Civilian control of the military is a doctrine in military and political science that places ultimate responsibility for a countrys strategic decision-making in the hands of the civilian political leadership, rather than professional military officers. The reverse situation, where professional military officers control national politics, is called a military dictatorship. A lack of control over the military may result in a state within a state. One author, paraphrasing Samuel P. Huntingtons writings in The Soldier and the State, has summarized the civilian control ideal as "the proper subordination of a competent, professional military to the ends of policy as determined by civilian authority".
Civilian control is often seen as a prerequisite feature of a stable liberal democracy. Use of the term in scholarly analyses tends to take place in the context of a democracy governed by elected officials, though the subordination of the military to political control is not unique to these societies. One example is the Peoples Republic of China. Mao Zedong stated that "Our principle is that the Party commands the gun, and the gun must never be allowed to command the Party," reflecting the primacy of the Communist Party of China and communist parties in general as decision-makers in Marxist–Leninist and Maoist theories of democratic centralism.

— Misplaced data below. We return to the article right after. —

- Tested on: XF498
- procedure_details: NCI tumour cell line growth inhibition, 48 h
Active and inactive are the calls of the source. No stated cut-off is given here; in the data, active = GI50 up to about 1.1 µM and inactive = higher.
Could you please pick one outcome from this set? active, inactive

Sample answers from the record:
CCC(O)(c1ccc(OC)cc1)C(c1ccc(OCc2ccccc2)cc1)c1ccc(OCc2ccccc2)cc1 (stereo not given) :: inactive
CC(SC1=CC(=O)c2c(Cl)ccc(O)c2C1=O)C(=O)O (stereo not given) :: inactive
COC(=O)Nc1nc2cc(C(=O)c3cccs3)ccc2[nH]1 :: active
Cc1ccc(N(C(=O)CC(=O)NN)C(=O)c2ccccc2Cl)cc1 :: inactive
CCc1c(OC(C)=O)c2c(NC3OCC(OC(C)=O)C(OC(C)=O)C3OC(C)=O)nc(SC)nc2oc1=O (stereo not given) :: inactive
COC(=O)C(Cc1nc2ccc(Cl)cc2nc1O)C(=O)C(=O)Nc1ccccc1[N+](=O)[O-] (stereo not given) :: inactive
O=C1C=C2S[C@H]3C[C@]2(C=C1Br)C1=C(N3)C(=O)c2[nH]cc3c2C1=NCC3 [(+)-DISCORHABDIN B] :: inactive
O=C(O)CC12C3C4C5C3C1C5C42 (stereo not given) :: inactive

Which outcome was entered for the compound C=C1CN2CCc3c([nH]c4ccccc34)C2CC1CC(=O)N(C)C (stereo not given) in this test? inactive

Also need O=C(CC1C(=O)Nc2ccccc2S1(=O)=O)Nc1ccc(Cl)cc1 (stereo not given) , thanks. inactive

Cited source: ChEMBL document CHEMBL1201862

As noted by University of North Carolina at Chapel Hill professor Richard H. Kohn, "civilian control is not a fact but a process". Affirmations of respect for the values of civilian control notwithstanding, the actual level of control sought or achieved by the civilian leadership may vary greatly in practice, from a statement of broad policy goals that military commanders are expected to translate into operational plans, to the direct selection of specific targets for attack on the part of governing politicians. National Leaders with limited experience in military matters often have little choice but to rely on the advice of professional military commanders trained in the art and science of warfare to inform the limits of policy; in such cases, the military establishment may enter the bureaucratic arena to advocate for or against a particular course of action, shaping the policy-making process and blurring any clear cut lines of civilian control.